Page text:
Want to safely break down eco-unfriendly plastic? Try fungus


May 13, 2010

The fungi used to absorb BPA from polycarbonate

The fungi used to absorb BPA from polycarbonate

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Bisphenol A, commonly known as BPA, isn’t something you want leaching into the environment. It’s the compound in polycarbonate plastic that has been suspected of causing health problems since the 1930’s, and that more recently got people all over the world throwing out their plastic water bottles. When polycarb is broken down in the recycling process, or even when it’s just left in the dump, its BPA content is released. Where it ends up is a question that has a lot of people worried. A new study, however, indicates that fungus could be used to keep BPA at bay.

Scientists Trishul Artham and Mukesh Doble, of the Indian Institute of Technology Madras, conducted the research. They started by treating polycarbonate plastic strips with 100C (212F) heat for 30 days, then with ultraviolet light for 10 days. This was to generate free radicals, which would in turn break down the plastic’s molecular structure. They then exposed the strips to three kinds of fungus, including white-rot fungus, which is commercially used for cleaning up pollutants. A control group of plastics were not treated.

They discovered that the fungi grew much better on the treated plastic. Instead of being released into the environment, the BPA was absorbed by the fungus as a source of energy. Even after 12 months, the substantially-decomposed treated plastic had released no BPA into its surroundings, as it was all consumed by the fungus. By contrast, the untreated plastic showed very little decomposition - this meant that it was still holding onto its BPA, and would release it into the environment when it eventually broke down.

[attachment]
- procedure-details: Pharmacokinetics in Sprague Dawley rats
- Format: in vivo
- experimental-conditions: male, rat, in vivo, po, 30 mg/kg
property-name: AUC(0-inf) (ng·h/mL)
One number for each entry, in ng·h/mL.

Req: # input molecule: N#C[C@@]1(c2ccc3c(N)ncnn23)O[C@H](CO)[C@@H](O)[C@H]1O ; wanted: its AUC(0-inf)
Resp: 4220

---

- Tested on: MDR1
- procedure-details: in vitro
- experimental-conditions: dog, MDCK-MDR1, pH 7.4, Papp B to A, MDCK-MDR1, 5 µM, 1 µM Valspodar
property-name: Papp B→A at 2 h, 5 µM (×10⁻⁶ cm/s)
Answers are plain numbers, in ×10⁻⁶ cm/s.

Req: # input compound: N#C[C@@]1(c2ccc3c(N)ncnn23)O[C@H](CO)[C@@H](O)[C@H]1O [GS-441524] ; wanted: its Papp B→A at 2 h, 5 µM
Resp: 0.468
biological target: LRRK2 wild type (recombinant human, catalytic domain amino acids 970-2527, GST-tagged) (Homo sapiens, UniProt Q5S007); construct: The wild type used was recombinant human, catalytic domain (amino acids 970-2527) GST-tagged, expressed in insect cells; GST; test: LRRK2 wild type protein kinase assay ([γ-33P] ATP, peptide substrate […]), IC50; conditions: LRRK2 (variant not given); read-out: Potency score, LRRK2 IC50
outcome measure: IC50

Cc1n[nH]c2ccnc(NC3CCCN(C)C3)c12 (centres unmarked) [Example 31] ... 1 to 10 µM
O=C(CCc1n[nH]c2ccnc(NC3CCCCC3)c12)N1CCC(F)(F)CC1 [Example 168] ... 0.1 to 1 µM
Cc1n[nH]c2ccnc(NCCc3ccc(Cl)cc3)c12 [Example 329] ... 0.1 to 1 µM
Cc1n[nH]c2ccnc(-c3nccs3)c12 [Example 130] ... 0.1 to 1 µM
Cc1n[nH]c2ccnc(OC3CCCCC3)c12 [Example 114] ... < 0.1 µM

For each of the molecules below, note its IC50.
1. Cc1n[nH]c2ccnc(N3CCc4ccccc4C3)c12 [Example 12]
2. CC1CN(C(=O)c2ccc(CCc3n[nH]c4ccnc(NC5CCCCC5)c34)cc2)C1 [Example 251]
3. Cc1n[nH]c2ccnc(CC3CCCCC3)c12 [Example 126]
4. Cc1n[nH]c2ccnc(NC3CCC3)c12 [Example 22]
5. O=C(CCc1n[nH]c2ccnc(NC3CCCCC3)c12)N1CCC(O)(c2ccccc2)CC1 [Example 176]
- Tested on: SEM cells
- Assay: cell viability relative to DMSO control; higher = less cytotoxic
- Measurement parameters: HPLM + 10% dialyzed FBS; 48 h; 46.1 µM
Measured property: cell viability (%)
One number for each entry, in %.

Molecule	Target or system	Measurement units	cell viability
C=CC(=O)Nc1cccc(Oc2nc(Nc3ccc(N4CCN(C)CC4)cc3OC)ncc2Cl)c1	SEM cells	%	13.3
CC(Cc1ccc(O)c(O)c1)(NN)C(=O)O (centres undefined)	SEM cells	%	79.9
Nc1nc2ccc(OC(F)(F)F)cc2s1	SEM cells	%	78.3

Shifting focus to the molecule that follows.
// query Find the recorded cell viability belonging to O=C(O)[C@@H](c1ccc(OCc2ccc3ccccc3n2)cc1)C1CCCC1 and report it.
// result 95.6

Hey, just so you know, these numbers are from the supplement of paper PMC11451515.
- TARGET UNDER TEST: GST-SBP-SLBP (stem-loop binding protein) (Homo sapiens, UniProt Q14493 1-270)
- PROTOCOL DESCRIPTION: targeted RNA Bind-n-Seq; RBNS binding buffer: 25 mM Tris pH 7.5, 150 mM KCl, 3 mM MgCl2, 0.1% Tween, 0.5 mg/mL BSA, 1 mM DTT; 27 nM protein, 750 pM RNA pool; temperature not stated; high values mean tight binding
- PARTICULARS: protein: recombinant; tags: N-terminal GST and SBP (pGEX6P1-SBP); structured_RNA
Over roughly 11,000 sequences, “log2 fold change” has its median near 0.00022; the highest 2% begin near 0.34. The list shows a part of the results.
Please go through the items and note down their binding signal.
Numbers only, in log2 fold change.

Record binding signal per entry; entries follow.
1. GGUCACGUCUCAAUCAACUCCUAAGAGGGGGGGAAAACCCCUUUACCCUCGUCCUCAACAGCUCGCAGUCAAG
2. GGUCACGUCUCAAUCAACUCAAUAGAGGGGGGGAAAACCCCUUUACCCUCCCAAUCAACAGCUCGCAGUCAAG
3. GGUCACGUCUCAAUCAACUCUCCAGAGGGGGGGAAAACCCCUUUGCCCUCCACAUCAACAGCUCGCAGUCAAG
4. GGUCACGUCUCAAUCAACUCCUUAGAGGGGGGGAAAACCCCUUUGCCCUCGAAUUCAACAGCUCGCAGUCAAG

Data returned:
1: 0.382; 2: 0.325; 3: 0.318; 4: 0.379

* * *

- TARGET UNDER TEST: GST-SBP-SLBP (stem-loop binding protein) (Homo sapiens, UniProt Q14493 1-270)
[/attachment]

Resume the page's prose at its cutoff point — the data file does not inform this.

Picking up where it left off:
Artham and Doble’s research was recently published in the journal Biomacromolecules, published by the American Chemical Society.

About the Author
Ben Coxworth An experienced freelance writer, videographer and television producer, Ben's interest in all forms of innovation is particularly fanatical when it comes to human-powered transportation, film-making gear, environmentally-friendly technologies and anything that's designed to go underwater. He lives in Edmonton, Alberta, where he spends a lot of time going over the handlebars of his mountain bike, hanging out in off-leash parks, and wishing the Pacific Ocean wasn't so far away. All articles by Ben Coxworth

Nice. How does this work on Bisphenol-AF, which is some 40x more toxic than BPA?


A step towards clean environment.

Dr.A.Jagadeesh Nellore(AP),India

Anumakonda Jagadeesh
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